CIRCLE PROCESS (Part 3)Sally Campbell
Circles use a talking piece to assist their process. This may be a stone, a feather, a talking stick of some sort, or any other object chosen by participants to help them pace their discussion. The talking piece has symbolic value and should be chosen carefully, with the reasons for its choice known to everyone in the circle. The keeper will have a talking piece; sometimes participants want to choose their own. Flexibility. In estate mediations, I often asked participants to bring an object they’d like as a talking piece. They’d bring something powerful, something they had really thought about. That could create a breakthrough simply by speaking from the heart about it and its significance; it often brought tears. The talking piece sings up the sacred, slows the process down, and promotes equality. Only the person holding the talking piece may speak. This simple approach gives space for a more introverted person to speak and invites a more extroverted person to listen more deeply. In some mysterious way, it helps people tap into their truth and express it elegantly, in ways the others can hear. It quietly deals with the problem of interrupting.
There is no pressure with a talking piece; it moves around the circle and if the person receiving it doesn’t wish to speak, it is passed to the next person. Because no one can interrupt to debate, rebut or question a statement made, participants learn to listen patiently. By the time the talking piece reaches the would-be debater, for instance, something has been learned through listening, and the speaker’s words are less charged, more reflective. For many, the experience of deep listening moves them toward greater understanding of the other(s) and themselves, which may then lead to agreements settling the conflict. Often the general culture’s sign of “success” is the reaching of an agreement. Impatience about “getting this over with” is often a sign of anxiety and frustration. Insight can emerge from recognizing our lack of control over others. We can’t force people to agree with us. People sitting quietly together in a circle, speaking honestly about how they feel about difficult matters, can build understanding and clear the path for problem-solving down the road. This then opens the opportunity for healing to occur.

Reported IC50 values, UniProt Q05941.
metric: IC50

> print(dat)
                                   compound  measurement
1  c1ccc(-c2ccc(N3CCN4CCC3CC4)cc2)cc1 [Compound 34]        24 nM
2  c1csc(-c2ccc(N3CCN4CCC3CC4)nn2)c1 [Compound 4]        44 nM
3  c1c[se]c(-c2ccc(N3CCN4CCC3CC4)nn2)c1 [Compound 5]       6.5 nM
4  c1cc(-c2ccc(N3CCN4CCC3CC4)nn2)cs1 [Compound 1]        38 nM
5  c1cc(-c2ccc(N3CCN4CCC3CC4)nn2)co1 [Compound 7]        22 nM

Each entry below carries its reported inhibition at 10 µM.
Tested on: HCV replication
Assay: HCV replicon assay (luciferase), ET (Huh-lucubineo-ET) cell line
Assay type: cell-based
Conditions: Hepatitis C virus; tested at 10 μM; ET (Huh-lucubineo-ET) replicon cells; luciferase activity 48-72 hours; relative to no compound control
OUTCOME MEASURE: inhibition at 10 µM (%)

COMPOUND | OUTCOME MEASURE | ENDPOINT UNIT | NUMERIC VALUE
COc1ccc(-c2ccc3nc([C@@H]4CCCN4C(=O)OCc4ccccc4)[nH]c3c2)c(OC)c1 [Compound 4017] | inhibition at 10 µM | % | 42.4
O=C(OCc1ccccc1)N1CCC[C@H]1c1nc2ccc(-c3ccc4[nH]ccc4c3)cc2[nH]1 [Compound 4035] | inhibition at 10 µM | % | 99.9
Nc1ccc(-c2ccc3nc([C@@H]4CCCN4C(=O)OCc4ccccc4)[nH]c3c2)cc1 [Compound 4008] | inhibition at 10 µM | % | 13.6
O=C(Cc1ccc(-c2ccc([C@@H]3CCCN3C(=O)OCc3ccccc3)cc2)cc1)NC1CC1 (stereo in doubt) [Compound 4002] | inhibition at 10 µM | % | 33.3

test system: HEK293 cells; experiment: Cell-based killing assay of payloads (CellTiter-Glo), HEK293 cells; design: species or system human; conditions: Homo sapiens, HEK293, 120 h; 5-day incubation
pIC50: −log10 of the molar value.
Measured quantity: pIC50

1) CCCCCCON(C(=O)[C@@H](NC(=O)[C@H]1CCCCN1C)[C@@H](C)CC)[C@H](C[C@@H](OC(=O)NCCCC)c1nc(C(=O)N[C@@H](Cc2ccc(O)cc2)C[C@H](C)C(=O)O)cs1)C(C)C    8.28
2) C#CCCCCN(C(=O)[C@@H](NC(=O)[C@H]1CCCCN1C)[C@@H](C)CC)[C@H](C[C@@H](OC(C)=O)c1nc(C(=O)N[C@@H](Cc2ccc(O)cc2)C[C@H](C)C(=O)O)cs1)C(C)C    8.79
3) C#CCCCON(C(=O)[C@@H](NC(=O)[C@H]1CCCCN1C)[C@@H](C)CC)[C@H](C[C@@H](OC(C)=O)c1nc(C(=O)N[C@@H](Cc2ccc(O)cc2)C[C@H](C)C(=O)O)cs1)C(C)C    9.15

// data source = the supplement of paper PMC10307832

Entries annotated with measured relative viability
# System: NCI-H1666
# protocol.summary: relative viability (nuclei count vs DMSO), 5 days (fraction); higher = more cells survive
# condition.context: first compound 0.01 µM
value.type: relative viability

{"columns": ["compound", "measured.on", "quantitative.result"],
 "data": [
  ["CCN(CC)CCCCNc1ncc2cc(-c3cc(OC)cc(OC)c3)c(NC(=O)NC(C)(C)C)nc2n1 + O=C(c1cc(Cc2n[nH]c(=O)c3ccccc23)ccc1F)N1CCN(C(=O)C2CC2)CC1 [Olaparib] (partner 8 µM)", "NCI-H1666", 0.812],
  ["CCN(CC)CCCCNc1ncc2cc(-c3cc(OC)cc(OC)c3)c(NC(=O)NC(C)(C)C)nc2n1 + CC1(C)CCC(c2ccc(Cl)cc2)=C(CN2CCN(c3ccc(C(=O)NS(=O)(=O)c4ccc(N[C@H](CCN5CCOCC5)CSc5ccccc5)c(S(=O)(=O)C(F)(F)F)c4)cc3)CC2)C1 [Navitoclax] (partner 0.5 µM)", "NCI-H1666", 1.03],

Sometimes family members or a couple in conflict have trouble talking to one another about difficult matters. Chances are they have differing styles of communication. If one person tends to override the other, or to interrupt, a talking piece can shift that behaviour. Despite the claims of the entrenched (“Oh, it’s just the way I am. You’ll have to live with it”), it is never too late to change our behaviours! Especially the ones that keep us stuck.
In circles, decisions are made by consensus. The goal is to have everyone satisfied with the outcome. It does not mean compromising interests or squelching dissent in the rush for agreement. It involves working carefully and respectfully with all the interests and concerns in the circle, and seeking ways that accommodate key interests.
In circle process, the focus is not upon the outcome, but rather upon good process and relationships between and among parties. Emphasis is upon the building of healthy relationship, and sometimes the way there is very difficult and painful. Participants learn to trust in the collective wisdom of the circle for answers, and when attention has been paid to the values and principles of the circle, creative and powerful outcomes can emerge.
Consensus does not necessarily mean unanimity. It is the responsibility of dissenting voices in circles to explain their concerns, and for others to listen deeply to them. “Circles don’t dismiss or minimize differences, but they don’t allow differences to become insurmountable barriers either. To build a consensus, we identify areas of disagreement and give them serious consideration, and then we use this fuller awareness of differences to make our final agreements more inclusive, hence stronger”. (Peacemaking Circles: Pranis, Stuart & Wedge)
Sometimes the circle will settle with an agreement because everyone can “live with it”, and it incorporates everyone’s interests as fully as possible, even though it may not have been the first choice of everyone in the group. This is called a “working consensus”, and it exemplifies the idea of a “world that works for everyone”. (Source unknown.)
This is not easy work. It is about having difficult conversations to get to the heart of things. A goal of consensus in circles is to develop a way forward that doesn’t just settle the presenting conflict, but also attends to the deeper issues and promotes healing and closure.
Circles belong to all of us. We all have ancestors who have sat together around a fire, in a circle, sharing stories, belonging to each other. Circle processes are not a panacea for all ills. They are one way to bring people together in respect and understanding. Sometimes, that is precisely what is needed.